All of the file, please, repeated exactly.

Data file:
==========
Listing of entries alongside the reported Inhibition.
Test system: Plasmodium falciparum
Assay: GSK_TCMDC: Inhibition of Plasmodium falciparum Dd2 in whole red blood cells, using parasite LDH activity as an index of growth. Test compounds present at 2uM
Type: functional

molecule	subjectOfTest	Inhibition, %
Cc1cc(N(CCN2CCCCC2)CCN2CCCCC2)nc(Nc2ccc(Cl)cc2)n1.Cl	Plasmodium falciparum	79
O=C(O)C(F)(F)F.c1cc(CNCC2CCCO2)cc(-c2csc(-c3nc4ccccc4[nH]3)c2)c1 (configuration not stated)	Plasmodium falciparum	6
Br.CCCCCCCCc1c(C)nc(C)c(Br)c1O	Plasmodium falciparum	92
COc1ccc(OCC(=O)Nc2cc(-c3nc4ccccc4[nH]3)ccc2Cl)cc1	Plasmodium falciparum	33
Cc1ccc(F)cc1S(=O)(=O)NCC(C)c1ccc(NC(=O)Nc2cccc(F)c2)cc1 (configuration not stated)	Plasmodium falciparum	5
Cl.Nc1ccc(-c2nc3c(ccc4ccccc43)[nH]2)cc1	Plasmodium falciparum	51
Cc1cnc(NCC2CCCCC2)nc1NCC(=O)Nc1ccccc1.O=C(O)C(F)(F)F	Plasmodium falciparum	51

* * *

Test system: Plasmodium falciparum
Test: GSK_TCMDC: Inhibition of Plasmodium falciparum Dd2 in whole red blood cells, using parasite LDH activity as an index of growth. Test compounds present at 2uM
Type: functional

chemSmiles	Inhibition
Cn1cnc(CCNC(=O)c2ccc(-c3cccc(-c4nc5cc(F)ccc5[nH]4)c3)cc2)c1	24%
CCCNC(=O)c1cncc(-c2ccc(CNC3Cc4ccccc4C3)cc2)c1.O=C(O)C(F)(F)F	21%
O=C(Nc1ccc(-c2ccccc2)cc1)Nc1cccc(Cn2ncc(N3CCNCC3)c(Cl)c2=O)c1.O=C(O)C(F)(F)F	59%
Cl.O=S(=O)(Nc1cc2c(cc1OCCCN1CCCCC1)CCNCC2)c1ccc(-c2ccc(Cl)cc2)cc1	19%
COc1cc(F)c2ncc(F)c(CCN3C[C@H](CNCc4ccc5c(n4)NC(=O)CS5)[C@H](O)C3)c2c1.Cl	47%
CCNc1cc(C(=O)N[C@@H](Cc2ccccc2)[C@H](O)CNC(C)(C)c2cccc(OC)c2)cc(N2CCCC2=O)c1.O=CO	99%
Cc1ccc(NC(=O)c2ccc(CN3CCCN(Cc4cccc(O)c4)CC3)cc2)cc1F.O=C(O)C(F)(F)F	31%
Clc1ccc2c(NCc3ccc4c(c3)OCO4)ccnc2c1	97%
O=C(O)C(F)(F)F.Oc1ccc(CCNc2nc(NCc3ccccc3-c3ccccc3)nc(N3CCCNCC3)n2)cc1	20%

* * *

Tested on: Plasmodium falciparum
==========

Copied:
Listing of entries alongside the reported Inhibition.
Test system: Plasmodium falciparum
Assay: GSK_TCMDC: Inhibition of Plasmodium falciparum Dd2 in whole red blood cells, using parasite LDH activity as an index of growth. Test compounds present at 2uM
Type: functional

molecule	subjectOfTest	Inhibition, %
Cc1cc(N(CCN2CCCCC2)CCN2CCCCC2)nc(Nc2ccc(Cl)cc2)n1.Cl	Plasmodium falciparum	79
O=C(O)C(F)(F)F.c1cc(CNCC2CCCO2)cc(-c2csc(-c3nc4ccccc4[nH]3)c2)c1 (configuration not stated)	Plasmodium falciparum	6
Br.CCCCCCCCc1c(C)nc(C)c(Br)c1O	Plasmodium falciparum	92
COc1ccc(OCC(=O)Nc2cc(-c3nc4ccccc4[nH]3)ccc2Cl)cc1	Plasmodium falciparum	33
Cc1ccc(F)cc1S(=O)(=O)NCC(C)c1ccc(NC(=O)Nc2cccc(F)c2)cc1 (configuration not stated)	Plasmodium falciparum	5
Cl.Nc1ccc(-c2nc3c(ccc4ccccc43)[nH]2)cc1	Plasmodium falciparum	51
Cc1cnc(NCC2CCCCC2)nc1NCC(=O)Nc1ccccc1.O=C(O)C(F)(F)F	Plasmodium falciparum	51

* * *

Test system: Plasmodium falciparum
Test: GSK_TCMDC: Inhibition of Plasmodium falciparum Dd2 in whole red blood cells, using parasite LDH activity as an index of growth. Test compounds present at 2uM
Type: functional

chemSmiles	Inhibition
Cn1cnc(CCNC(=O)c2ccc(-c3cccc(-c4nc5cc(F)ccc5[nH]4)c3)cc2)c1	24%
CCCNC(=O)c1cncc(-c2ccc(CNC3Cc4ccccc4C3)cc2)c1.O=C(O)C(F)(F)F	21%
O=C(Nc1ccc(-c2ccccc2)cc1)Nc1cccc(Cn2ncc(N3CCNCC3)c(Cl)c2=O)c1.O=C(O)C(F)(F)F	59%
Cl.O=S(=O)(Nc1cc2c(cc1OCCCN1CCCCC1)CCNCC2)c1ccc(-c2ccc(Cl)cc2)cc1	19%
COc1cc(F)c2ncc(F)c(CCN3C[C@H](CNCc4ccc5c(n4)NC(=O)CS5)[C@H](O)C3)c2c1.Cl	47%
CCNc1cc(C(=O)N[C@@H](Cc2ccccc2)[C@H](O)CNC(C)(C)c2cccc(OC)c2)cc(N2CCCC2=O)c1.O=CO	99%
Cc1ccc(NC(=O)c2ccc(CN3CCCN(Cc4cccc(O)c4)CC3)cc2)cc1F.O=C(O)C(F)(F)F	31%
Clc1ccc2c(NCc3ccc4c(c3)OCO4)ccnc2c1	97%
O=C(O)C(F)(F)F.Oc1ccc(CCNc2nc(NCc3ccccc3-c3ccccc3)nc(N3CCCNCC3)n2)cc1	20%

* * *

Tested on: Plasmodium falciparum